SALT LAKE CITY — A second Utahn quarantined on a cruise ship docked in Yokohama, Japan, has tested positive for coronavirus, according to her husband.
“The news I have to report today is that Jerri has been tested positive for coronavirus and has been taken off the ship to a hospital,” said Mark Jorgensen in a Facebook Live video Friday night in Utah, which is Saturday afternoon in Japan. “A lot of wild emotions going on right now, as you can imagine. This has kind of been fun. We’ve laughed with you all, kind of made the best of it, enjoyed our time with each other. ... This really came out of the blue. We went up on deck last night; everyone felt good. Then fever hit about 8 o’clock last night.”
Jerri Jorgensen took a swab test with her husband, who was tested because he’s considered medically vulnerable as he’s had two kidney transplants, the most recent in 2015. While the St. George couple worried that the fever and aches Jerri was feeling on Friday night in Japan was the beginning of coronavirus, they didn’t get confirmation until they received a visit from medical personnel the following afternoon.
They’d been reluctant to call medical personnel about her fever because even if it wasn’t the virus, they knew she would be taken off the ship and they didn’t want to be separated.
“Finally, decided to call and see what was going on, were about to do that, and the phone rang,” Mark Jorgensen said in the video. “They said ‘We’ll be to your room in just a minute.’”
Two men who spoke almost no English handed him a paper saying one of them had tested positive for the virus.
“So I said, I need to be ready, and they said, ‘No, not you. Her.”
Jerri Jorgensen was allowed a backpack with only essentials, including a change of clothes, her phone and her passport.
“They (came) and whisked her away,” he said. “I don’t know what I do now. I all of the sudden think I’m getting hot. ... We didn’t think we had any infection. We thought we were fine.”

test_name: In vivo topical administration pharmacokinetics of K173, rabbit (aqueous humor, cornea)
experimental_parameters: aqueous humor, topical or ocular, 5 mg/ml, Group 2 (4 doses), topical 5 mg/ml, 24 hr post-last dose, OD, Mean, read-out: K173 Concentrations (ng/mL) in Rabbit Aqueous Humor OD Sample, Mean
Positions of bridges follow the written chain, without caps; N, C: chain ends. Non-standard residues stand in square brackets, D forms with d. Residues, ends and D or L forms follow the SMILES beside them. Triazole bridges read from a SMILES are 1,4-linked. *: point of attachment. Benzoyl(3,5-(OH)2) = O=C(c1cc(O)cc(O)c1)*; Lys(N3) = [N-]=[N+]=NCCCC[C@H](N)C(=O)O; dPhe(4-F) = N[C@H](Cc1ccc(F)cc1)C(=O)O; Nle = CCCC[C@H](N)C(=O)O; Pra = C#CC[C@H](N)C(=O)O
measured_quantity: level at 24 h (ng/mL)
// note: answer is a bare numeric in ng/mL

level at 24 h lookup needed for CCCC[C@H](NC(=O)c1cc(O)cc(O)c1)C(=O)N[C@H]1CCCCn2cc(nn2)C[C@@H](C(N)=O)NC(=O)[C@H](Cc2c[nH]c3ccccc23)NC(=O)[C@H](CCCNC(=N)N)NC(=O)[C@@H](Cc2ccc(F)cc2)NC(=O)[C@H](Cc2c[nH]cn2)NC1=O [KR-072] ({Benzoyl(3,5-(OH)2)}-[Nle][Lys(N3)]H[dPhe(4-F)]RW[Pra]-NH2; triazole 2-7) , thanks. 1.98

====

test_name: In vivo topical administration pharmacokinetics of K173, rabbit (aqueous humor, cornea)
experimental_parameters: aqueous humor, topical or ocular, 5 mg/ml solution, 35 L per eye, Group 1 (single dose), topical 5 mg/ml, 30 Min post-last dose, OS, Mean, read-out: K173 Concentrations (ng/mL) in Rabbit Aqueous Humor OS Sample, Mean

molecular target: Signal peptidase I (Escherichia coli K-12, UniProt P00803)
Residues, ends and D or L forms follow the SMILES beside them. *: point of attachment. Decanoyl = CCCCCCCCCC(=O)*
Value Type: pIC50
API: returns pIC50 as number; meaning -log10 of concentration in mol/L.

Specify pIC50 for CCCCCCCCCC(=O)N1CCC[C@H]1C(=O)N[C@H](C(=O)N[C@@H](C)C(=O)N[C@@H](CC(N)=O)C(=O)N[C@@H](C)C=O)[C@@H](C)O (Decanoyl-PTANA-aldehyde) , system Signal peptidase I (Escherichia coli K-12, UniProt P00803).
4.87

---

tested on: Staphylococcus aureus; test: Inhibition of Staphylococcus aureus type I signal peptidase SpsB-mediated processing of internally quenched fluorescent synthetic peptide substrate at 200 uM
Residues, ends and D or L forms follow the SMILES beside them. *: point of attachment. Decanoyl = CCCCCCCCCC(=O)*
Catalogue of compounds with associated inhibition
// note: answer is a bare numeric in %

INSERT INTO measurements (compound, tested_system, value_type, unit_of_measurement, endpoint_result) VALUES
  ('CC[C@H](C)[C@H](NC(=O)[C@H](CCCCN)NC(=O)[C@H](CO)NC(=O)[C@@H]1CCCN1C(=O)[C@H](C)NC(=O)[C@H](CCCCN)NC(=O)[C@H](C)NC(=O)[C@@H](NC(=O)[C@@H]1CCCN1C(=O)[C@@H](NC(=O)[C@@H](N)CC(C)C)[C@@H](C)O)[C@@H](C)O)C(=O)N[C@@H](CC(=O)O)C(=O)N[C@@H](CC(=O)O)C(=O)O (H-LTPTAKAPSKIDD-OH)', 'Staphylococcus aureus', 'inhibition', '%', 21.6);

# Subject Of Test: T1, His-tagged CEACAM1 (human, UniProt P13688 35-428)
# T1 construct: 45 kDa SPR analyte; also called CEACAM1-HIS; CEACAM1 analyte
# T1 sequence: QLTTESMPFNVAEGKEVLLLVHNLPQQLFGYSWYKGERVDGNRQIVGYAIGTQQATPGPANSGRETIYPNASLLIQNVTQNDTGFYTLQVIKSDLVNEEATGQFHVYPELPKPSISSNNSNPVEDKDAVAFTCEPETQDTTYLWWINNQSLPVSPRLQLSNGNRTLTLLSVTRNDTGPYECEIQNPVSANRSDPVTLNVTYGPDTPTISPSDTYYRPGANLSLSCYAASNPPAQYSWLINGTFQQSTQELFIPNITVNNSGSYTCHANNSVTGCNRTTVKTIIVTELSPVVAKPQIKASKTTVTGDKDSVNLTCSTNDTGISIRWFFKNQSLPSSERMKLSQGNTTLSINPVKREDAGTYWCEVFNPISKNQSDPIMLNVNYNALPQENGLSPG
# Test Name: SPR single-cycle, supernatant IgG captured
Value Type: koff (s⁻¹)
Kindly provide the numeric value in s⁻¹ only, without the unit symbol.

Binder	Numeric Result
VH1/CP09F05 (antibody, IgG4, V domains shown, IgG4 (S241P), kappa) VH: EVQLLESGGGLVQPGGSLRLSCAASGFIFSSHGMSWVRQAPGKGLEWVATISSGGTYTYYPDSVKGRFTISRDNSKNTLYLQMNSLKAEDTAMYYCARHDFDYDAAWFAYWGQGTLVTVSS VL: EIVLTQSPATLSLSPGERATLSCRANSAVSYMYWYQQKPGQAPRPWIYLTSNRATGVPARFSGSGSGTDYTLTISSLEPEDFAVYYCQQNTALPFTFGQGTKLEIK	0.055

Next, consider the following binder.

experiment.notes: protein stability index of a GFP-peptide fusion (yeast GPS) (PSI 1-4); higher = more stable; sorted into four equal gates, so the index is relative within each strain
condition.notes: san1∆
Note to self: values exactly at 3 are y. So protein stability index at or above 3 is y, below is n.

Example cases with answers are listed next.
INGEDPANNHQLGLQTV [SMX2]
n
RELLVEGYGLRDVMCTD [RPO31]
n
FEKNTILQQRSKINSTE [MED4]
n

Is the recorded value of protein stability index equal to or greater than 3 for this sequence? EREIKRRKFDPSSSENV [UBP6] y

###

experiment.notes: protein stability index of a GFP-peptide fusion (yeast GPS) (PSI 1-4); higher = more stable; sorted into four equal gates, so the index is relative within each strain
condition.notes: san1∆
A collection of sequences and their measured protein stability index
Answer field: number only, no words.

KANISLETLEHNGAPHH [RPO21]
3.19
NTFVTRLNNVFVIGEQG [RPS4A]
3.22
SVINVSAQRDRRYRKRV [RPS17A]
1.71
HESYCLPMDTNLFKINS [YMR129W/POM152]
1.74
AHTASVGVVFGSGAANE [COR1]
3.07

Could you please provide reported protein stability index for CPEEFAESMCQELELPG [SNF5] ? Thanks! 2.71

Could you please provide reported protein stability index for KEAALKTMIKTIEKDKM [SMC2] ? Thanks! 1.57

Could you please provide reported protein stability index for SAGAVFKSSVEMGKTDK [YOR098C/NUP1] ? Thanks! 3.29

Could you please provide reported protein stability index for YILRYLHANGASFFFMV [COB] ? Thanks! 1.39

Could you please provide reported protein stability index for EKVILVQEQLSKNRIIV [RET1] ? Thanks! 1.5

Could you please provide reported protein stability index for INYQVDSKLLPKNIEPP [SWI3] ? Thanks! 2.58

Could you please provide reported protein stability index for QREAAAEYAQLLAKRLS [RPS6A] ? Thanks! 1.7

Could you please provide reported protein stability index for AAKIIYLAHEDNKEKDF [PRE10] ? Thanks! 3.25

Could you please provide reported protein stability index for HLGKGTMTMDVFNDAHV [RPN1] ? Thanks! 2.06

The quarantine for the ship is scheduled to end on Feb. 19, according to the Princess Cruise website. Jorgensen said he wanted to tell their eight children and other family members before it hit the news, so they spent the time they had packing and talking with family members on video calls.
“I did not test positive from this last test,” he said, pausing. “It’s so ironic. She’s the healthiest one. Of all of us ... Jerri, geez, she’s the one who is doing great all the time.”
In an earlier Facebook Live video, Jerri Jorgensen said she’d been getting up at 1:30 a.m. to participate in her pilates class.
The first Utahn to be diagnosed with coronavirus is John Haering, who was taken off the ship about 24 hours before Jorgensen. Both couples are aboard the Diamond Princess.
His wife, Melanie Haering, posted a video saying she feels guilty being on the ship in a comfortable bed with three generous meals a day, while he is in a hospital, alone, with extremely limited food options and being forced to purchase water.
“He is only given tea,” Melanie Haering shared in a text with the Deseret News. “He did get six bottles (of water) that he personally purchased. ... He gets a bowl of rice, kimchi and miso soup.”
John Haering happened to have yen in his pocket when he arrived at the hospital, and a nurse took his money to the gift shop to buy him water. His son was trying to arrange a delivery of supplies from a mission president from The Church of Jesus Christ of Latter-day Saints serving in the area, but so far that hasn’t materialized so the family is trying to send him supplies through Amazon Japan.
“I think honestly the ship was a better place for him,” she said in the text. “He’s not on any medication, just isolation.”
John Haering said in a FaceTime interview Friday that he’d “much rather be on the cruise ship” than in isolation.
“Here my bed is a 3-inch pad and I have to use, the pillows were like a bean bag, so I basically used my sheet as my pillow. I get my three meals a day, which are Japanese meals, which is a huge difference.”
On the ship, he said, he slept comfortably in a “nice bed” and enjoyed television with American stations.
“They brought us meals with fruit, juices, water, whatever you want,” he said. “Here you get what’s put through the slot. I’m concerned if my wife, if she tests positive, she’d have to come to a facility like this. So, I’m hoping for the best on that.”
Melanie Haering hadn’t been tested as of Friday morning in Japan.
Just 19 hours before Mark Jorgensen made the announcement about his wife, he posted that there were no new cases reported on the ship. He said the crew also delivered an iPhone 6 to each passenger that was loaded with apps and would assist in communication and getting medical information.
The Associated Press reported that as of Feb. 15 in Beijing, more than 67,000 cases of coronavirus had been confirmed worldwide and more than 1,500 people had died.
Contributing: Matt Rascon